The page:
111. Media and popular support for my refusal to identify a confidential source evaporated in the face of my conviction for contempt of court. Without my knowledge, First Amendment stars such as Harvey Silverglate and Lucy Dalglish joined corporate media lawyers in a behind-the-scenes effort to force my testimony. This is in and of itself a basis for disbarring all attorney on both sides.

2 Worse, the coverup was itself a series of flagrant federal civil rights law violations that propelled  already alarming evidence of entrenched press/corporate corruption into a much more chilling sphere.  It revealed that non-profit public policy giants such as the ACLU have a real disregard for both the First Amendment and sections of federal civil rights law. It’s a disregard as genuine as that displayed by the most recalcitrant corporate offenders.



The Murder of Black Children Continues

GOLDIE TAYLOR, The Daily Beast

What Happened to Gynnya McMillen in Jail?
Gynnya McMillen had never been arrested before when she was taken to a Kentucky juvenile detention center. Hours later, the 16-year-old was dead, and no one will say why.
Mothers are not meant to bury their daughters.
It has been just over two weeks since the family of Gynnya McMillen gathered in the pews of Fifth Street Baptist Church in Louisville, Kentucky, to pray and weep over her casket, and nearly three weeks since the 16-year-old was found dead in a county juvenile detention center on Jan. 11. Officials in north central Kentucky said Gynnya simply died in her sleep and that there was no evidence of foul play.
A state investigation is underway, but the notion that she may have been killed by the very people sworn to serve and protect her is almost too horrendous to swallow. There is nothing simple about the way Gynnya died, nor should anyone readily accept that the death of an otherwise healthy teenager is anything but foul.

Gynnya wasn’t hit by a speeding car. She did not commit suicide. There was no suddenly rupturing brain aneurysm, and she did not have a heart attack.
Clearly, lethal harm came to Gynnya, and we should be able to identify and name it. Her mother deserves to know what happened to her child. She deserves to know what became of her daughter—from the moment on Jan. 10 that the teenager stepped into the squad car that took her to a detention center until her lifeless body was wheeled into a coroner’s wagon the next day.
We should not rest until someone answers for that.
Gynnya was locked up for roughly 14 hours in the Lincoln Village Juvenile Detention Center in Elizabethtown, Kentucky, where she was sequestered alone in a holding cell, despite departmental policy. And as she lay alone and dying, videotapes reveal that facility staffers never performed the required physical checks overnight.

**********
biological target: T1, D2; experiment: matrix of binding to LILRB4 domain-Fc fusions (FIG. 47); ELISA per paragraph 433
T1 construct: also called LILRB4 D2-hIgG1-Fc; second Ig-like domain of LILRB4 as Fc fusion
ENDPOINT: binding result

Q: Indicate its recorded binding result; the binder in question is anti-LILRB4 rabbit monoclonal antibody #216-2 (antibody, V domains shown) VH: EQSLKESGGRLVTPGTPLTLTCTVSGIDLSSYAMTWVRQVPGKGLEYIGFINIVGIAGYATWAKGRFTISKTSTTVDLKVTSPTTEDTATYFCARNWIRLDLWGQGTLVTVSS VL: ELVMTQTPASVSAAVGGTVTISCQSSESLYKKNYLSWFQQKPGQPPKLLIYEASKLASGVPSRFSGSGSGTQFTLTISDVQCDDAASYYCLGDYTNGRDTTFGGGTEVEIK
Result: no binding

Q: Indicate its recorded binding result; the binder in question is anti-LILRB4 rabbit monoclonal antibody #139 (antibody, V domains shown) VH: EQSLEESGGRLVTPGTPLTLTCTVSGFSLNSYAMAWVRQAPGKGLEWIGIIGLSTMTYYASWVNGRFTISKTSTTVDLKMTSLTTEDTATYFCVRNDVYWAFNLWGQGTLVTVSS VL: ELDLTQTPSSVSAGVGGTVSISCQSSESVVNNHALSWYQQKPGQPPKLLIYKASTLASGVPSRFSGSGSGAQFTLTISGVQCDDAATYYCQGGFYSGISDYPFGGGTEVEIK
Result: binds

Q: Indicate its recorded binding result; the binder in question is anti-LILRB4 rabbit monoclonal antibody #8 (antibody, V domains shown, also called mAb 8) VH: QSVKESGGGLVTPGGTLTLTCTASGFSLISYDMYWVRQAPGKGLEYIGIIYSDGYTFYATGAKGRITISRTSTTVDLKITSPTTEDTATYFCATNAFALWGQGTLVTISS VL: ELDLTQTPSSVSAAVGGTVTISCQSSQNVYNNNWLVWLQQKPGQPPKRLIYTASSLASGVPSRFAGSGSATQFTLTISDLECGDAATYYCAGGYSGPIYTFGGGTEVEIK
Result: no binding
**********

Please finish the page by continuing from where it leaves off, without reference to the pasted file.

By 10 a.m. on Jan. 11, Gynnya was reportedly unresponsive when a guard attempted to physically wake her up. The detention center’s staff waited a full 11 minutes—and only after a delayed call to 911—before finally attempting resuscitation. There were reportedly no signs of bruising or trauma and no known medical issues, such as a heart condition, that might have hastened her death.
Reginald Windham, a 10-year employee with the center, has been placed on paid administrative leave for failing to check on Gynnya every 15 minutes as required for juveniles held in isolation. A state Justice Cabinet Secretary asked for an expedited investigation, including a full autopsy.
Little is known about what prompted her confinement, except that an alleged “domestic dispute” at her mother’s house on Jan. 10 resulted in a misdemeanor assault charge. Gynnya had been previously removed from her mother’s custody and placed at Home For Innocents, a residential group foster care facility for abused, abandoned, or neglected children in nearby Louisville.
The officers responding to the McMillen’s Shelbyville home that Sunday called a court-designee, who had the power to make legal decisions in cases involving juveniles. A local judge honored a request for detention.
Once in custody, Gynnya was not violent but purportedly refused to take off a hooded sweatshirt during a pat-down search. According to Kentucky Center for Investigative Reporting, officers “took her down” using an “Aikido restraint” move.
“The youth’s repeated refusal to cooperate with staff and remove her outer garment prompted the restraint,” a Department of Juvenile Justice said, by “multiple staff… to ensure the safety of youth and staff.”